Ewing has become the latest New Jersey town to be on the lookout for bears after a homeowner said she was visited twice.

Mayor Bert Steinmann and Ewing Police warned residents of the sighting in the Mercer County township's Mountain View section, a more rural area north of Route 95 near the border with Hopewell.

"If you see a bear, please move to a safe location and call 911 immediately," Steinmann said in a statement that asked residents to secure trash cans and take in bird feeders.

Wendy Robinson, who lives on Willis Drive, told NJ Advance Media a bear showed up in her backyard on Sunday morning standing over her bird feeder before running. Robinson said a bear visited her backyard on April 24 and thinks they are living in the neighborhood's Banchoff Park, which is located near Lore Elementary School.

The news site reports a bear was also spotted at a home on nearby Nursery Road in Hopewell.

According to the New Jersey Division of Fish and Wildlife there were 442 incidents involving bears reported to the division this year through May 20, which is down from the same period in 2015. Most of those incidents were classified as involving garbage, nuisance or property damage. Five involved home entry according to Fish & Game.

The DEP offers these "common sense safety tips" for those encountering a bear.

  • Never feed or approach a bear!
  • Remain calm if you encounter a bear. Do not run from it.
  • Make the bear aware of your presence by speaking in an assertive voice, singing, clapping your hands, or making other noises.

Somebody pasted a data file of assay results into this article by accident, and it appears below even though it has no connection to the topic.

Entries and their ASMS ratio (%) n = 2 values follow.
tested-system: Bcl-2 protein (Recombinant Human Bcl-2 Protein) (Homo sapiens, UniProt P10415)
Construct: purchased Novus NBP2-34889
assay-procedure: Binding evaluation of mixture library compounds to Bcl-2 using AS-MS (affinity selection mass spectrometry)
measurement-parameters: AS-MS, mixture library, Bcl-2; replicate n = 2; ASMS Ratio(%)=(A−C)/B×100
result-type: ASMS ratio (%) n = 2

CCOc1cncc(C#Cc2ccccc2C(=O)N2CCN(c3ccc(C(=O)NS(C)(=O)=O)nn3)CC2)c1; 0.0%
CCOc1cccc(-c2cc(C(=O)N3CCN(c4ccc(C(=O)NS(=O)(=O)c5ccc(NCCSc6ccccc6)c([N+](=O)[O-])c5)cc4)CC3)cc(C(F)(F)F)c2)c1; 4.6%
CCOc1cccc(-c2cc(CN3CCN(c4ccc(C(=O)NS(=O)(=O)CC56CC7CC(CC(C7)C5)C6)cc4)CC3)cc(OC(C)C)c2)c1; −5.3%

• Make sure the bear has an escape route.
  • If a bear enters your home, provide it with an escape route by propping all doors open.
  • Avoid direct eye contact, which may be perceived by a bear as a challenge. Never run from a bear. Instead, slowly back away.
  • To scare the bear away, make loud noises by yelling, banging pots and pans or using an airhorn. Make yourself look as big as possible by waving your arms. If you are with someone else, stand close together with your arms raised above your head.
  • The bear may utter a series of huffs, make popping jaw sounds by snapping its jaws and swat the ground. These are warning signs that you are too close. Slowly back away, avoid direct eye contact and do not run.
  • If a bear stands on its hind legs or moves closer, it may be trying to get a better view or detect scents in the air. It is usually not a threatening behavior.
  • Black bears will sometimes "bluff charge" when cornered, threatened or attempting to steal food. Stand your ground, avoid direct eye contact, then slowly back away and do not run.
  • If the bear does not leave, move to a secure area.
  • Report black bear damage or nuisance behavior to the DEP's 24-hour, toll-free hotline at 1-877-WARN DEP (1-877-927-6337).
  • Families who live in areas frequented by black bears should have a "Bear Plan" in place for children, with an escape route and planned use of whistles and air horns.
  • Black bear attacks are extremely rare. If a black bear does attack, fight back!

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